We take a look at the Financial Reporting Council’s annual report on the state of the accountancy profession.
If you are just joining the profession, it will be good to know you are not alone!
Did you know, for instance, that there is a qualified accountant in the UK and Republic of Ireland* for every 186 people?
If you add those studying into the mix there are over half-a-million members and students in the profession, just on these two islands.
The body count
Membership of the accountancy bodies continues to grow. The seven bodies** in the report have nearly 390,000 members in the UK and ROI, and over 590,000 members worldwide. The growth in membership between 2020 and 2021 was 2.1% in the UK and ROI, and 2.8% worldwide.
So, while there are 135,681 ICAEW members in the UK and ROI, ACCA has 106,561 members and CIMA 85,517. ACCA leapfrogs ICAEW when worldwide figures are added in – ACCA has 236,827 members and the ICAEW has 161,411. CIMA also has 116,302 members worldwide.
There are nearly 162,000 accountancy students in the UK and ROI, and over 597,000 worldwide. Between 2020 and 2021, student numbers increased by 0.3% in the UK and ROI, and by 1.6% worldwide. UK and ROI student numbers fell slightly for ACCA (-1.3%) and CIMA in 2021 (-1.7%) and worldwide student numbers also fell for CIMA (-5.2%).
ACCA with 75,188 students in the UK and ROI leads the way here, with CIMA on 47,101 and ICAEW with 25,014 PQs. The gap is bigger when you look at the worldwide figures – ACCA has 446,232 students, CIMA has 93,690, and ICAEW has 33,958.
The figures show that 97% of AIA and 83% of ACCA students were based outside the UK and ROI. In contrast, ICAS and CAI had 1% or less of its students based outside the UK and ROI.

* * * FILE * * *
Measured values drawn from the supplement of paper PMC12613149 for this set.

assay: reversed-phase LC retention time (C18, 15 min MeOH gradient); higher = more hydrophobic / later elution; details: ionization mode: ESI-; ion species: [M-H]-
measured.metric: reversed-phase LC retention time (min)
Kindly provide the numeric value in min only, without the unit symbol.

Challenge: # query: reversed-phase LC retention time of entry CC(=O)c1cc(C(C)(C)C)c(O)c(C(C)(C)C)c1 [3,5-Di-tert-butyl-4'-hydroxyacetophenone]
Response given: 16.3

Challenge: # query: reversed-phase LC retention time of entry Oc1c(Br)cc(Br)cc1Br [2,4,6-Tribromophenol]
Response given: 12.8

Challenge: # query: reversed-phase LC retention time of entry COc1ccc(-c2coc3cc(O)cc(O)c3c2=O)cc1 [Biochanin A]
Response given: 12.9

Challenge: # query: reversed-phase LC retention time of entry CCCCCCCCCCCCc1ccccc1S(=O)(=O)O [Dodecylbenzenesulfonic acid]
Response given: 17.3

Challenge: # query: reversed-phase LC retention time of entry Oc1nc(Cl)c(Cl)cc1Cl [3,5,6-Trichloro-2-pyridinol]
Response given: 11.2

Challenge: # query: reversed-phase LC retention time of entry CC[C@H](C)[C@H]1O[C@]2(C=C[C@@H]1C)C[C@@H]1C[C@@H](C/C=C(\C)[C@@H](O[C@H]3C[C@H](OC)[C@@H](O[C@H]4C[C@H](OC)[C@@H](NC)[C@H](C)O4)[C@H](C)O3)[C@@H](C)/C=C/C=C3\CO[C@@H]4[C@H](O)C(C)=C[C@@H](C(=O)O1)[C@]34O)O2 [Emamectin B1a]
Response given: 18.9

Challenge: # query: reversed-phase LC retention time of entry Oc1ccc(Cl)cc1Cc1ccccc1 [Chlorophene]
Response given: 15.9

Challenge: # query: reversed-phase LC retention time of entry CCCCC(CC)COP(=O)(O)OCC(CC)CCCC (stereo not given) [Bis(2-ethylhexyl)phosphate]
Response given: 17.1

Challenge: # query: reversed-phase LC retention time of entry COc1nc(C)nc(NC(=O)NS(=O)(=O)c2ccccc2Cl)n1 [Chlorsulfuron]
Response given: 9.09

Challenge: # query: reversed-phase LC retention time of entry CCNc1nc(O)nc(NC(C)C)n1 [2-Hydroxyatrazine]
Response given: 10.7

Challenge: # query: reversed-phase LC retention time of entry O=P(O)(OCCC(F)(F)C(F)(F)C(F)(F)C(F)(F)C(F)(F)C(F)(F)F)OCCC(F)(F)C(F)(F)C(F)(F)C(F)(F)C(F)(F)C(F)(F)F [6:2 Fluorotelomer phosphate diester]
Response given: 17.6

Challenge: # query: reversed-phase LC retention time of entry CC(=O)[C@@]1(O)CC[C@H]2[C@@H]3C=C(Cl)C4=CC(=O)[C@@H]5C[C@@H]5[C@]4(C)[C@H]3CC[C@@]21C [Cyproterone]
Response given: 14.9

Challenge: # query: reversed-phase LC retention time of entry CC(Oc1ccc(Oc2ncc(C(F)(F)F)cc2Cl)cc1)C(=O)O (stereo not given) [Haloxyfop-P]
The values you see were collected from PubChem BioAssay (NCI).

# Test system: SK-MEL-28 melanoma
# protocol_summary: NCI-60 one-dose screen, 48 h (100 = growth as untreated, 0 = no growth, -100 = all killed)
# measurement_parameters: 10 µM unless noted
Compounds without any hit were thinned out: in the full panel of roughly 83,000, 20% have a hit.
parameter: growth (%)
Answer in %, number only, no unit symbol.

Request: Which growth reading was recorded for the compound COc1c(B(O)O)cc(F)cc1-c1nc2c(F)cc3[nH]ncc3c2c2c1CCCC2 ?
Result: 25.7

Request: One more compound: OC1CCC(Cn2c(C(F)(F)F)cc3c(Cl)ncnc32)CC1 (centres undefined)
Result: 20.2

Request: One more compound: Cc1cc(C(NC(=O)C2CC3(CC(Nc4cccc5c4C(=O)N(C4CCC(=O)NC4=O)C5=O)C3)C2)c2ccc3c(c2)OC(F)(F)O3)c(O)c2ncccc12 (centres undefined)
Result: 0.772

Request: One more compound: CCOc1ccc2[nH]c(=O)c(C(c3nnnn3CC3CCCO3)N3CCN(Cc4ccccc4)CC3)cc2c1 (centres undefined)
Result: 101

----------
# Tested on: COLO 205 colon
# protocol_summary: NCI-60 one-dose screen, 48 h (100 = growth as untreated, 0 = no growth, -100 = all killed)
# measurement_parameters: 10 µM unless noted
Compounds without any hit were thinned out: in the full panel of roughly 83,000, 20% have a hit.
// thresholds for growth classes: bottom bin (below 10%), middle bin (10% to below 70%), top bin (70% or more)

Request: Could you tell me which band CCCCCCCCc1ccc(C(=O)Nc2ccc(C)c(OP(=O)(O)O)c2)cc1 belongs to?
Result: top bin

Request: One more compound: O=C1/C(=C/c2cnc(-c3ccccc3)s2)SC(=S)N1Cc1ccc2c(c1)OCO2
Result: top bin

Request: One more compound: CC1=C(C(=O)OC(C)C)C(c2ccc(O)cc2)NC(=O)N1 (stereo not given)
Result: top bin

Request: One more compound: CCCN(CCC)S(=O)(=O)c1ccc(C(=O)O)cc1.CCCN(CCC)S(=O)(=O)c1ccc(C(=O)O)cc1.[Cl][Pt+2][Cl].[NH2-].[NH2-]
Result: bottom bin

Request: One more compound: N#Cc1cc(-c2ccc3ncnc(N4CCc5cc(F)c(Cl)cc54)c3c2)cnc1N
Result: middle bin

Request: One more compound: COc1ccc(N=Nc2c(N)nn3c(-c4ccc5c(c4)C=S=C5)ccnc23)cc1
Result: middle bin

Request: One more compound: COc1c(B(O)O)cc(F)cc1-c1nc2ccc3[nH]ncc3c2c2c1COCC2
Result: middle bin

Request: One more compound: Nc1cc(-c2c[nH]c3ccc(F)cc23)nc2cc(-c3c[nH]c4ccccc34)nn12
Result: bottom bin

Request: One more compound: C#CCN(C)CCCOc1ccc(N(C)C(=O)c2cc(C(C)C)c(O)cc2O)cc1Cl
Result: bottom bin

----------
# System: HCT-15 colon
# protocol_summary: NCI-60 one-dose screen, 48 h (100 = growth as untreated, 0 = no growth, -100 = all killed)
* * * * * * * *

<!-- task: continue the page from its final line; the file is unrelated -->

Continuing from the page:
That all means just 27% of all students from the accountancy bodies were studying in the UK and ROI.
Does age count
In 2021, 39% of all students from the seven accountancy bodies were under the age of 25 compared with 38% in 2017.
ICAEW, ICAS and CAI had the highest percentage of students aged 34 or under at 97%, 96% and 88% respectively in 2021.
In comparison, CIPFA had the largest proportion of students aged 35 and over at 49%.
A question of degrees
The Irish institute, the CAI, has the highest number of graduate entrants with degree at 91%. It also has the highest number of grads with relevant degrees too (77%).
At the other end, 14% of CIPFA students have a relevant degree and just 27% have a degree of any some sort.
Women on the rise
Since 2017, all the accountancy bodies have increased their percentage of female members worldwide. AIA experienced the largest increase of 3 percentage points, in this period (from 34% to 37%). ACCA continues to have the highest percentage of female members of all the accountancy bodies, at 48%. The ICAEW retains its title as the professional body with least female members with just 30%. That said, the overall percentage of female members worldwide has increased from 36% in 2017 to 37% in 2021.
The overall percentage of female students is 50% (for the third year in a row). ACCA had the largest percentage of female students in 2021 at 60%. Both CIPFA and AIA also have more female students than male at 56% and 51% respectively. ICAS seems to have the hardest problem attracting women with a female intake of 43% in 2021.
This will mean the ICAS will struggle to increase female membership numbers above its current 35% rate.
For all the stats go to https://tinyurl.com/ycxj4pxx
*Figures for the Republic of Ireland and UK are included together in the report.
** The seven bodies in the report are: ACCA, AIA, CAI, CIMA, CIPFA, ICAEW and ICAS.